There have been many music based games over the years but unlike other games, increasing the difficulty here doesn’t increase the tempo or add more notes to hit. In this game it simply means that you will face more enemies during each stage/song. Increasing the difficulty means that hitting each beat of the song becomes even more vital and critical to successfully fending off the alien swarms. Some songs have a slower pace whereas some songs are far more hectic and fast-paced meaning the challenge is much trickier. I generally played on normal mode but did experiment with easy and hard modes on different songs. Hard mode is certainly extremely difficult, with heaps of enemies, that move quickly across the screen. Its easy for people to compare this game to popular franchises like Rock Band and Guitar Hero, but its actually a very different style of game.
Loud On Planet X has a fantastic soundtrack that features some awesome artists like Purity Ring, CHVRCHES, Lights, F*cked Up and Austra to name a few. The choice of music is great from heavy thumping tracks from F*cked Up to electronic upbeats tunes from Purity Ring. This mixed with the tower defense style gameplay makes for an enjoyable experience. The game does a great job of having the option to play in a much more laid back way or if you like a challenge you can switch up the difficulty setting.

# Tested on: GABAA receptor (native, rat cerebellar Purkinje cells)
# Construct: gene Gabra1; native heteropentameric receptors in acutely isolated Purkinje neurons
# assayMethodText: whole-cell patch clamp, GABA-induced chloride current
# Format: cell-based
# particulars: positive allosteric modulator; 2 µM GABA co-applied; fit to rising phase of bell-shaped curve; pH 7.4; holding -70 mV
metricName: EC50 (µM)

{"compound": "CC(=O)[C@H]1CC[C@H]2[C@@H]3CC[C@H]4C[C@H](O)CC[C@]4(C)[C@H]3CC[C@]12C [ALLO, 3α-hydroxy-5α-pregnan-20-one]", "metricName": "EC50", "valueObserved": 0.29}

The presentation of the game is also fantastic and has a clean minimalistic style. The game feels similar in style to games like Mutant Blobs Attack and Guacamelee by Drinkbox Studios due to the colour and character design. I also loved the designs of the artists themselves, which all acted slightly differently and felt unique. The special attack each artist can use are visually unique and provides a nice extra touch. I already love some of the artists like CHVRCHES and Purity Ring so it was nice to play through those songs but it was also great because it introduced me to some new artists that I didn’t know much about. The soundtrack overall is great and I pretty much enjoyed every song on offer.
Overall LOUD on Planet X is a music based game that certainly feels unique and sets itself apart from other musical franchises. The visual design and gameplay mechanics are simple, easy to pick up but still offer some challenging moments. I love music but unfortunatly have no musical skills whatsoever, so its nice to play a game that makes me feel involved in a performance, even if it is just clicking a button. I appreciated the varying levels of difficulty and the choice of music is great. I would certainly recommend this game as I enjoyed my time playing through every track and improving my rhythm and timing.
REVIEW CODE: true true A complimentary code was to Brash Games for this review. send review true true. For all review code enquiries, please use the contact form.